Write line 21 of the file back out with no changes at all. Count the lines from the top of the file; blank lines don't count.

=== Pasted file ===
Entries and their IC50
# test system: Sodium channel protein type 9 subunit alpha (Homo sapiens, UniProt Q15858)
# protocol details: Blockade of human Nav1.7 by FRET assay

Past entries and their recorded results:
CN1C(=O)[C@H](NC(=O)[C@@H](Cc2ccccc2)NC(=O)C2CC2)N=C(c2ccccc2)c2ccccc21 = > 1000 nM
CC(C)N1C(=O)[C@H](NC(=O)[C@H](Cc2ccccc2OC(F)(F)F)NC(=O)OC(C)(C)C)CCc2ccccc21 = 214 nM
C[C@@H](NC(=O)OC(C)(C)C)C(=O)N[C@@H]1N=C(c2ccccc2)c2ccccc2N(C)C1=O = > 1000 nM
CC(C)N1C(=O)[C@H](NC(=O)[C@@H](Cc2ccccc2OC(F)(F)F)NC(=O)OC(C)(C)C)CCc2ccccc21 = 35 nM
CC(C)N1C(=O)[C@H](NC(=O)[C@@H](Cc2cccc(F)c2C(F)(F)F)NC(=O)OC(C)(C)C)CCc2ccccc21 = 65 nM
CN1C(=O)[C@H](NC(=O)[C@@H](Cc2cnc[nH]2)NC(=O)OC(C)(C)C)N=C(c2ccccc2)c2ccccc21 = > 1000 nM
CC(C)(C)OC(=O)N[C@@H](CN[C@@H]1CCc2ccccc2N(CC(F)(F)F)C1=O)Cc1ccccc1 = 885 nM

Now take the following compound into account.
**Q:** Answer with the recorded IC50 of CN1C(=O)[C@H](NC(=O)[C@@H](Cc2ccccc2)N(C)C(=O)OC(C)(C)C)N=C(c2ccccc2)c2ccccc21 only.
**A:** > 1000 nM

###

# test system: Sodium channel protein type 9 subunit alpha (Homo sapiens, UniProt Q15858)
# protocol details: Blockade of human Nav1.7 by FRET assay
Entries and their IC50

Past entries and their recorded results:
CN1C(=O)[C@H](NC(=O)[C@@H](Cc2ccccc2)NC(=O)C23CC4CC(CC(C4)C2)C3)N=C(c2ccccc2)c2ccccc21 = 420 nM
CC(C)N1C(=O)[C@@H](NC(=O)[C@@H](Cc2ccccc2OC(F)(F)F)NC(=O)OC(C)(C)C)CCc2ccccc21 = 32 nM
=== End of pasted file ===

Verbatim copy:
CC(C)N1C(=O)[C@@H](NC(=O)[C@@H](Cc2ccccc2OC(F)(F)F)NC(=O)OC(C)(C)C)CCc2ccccc21 = 32 nM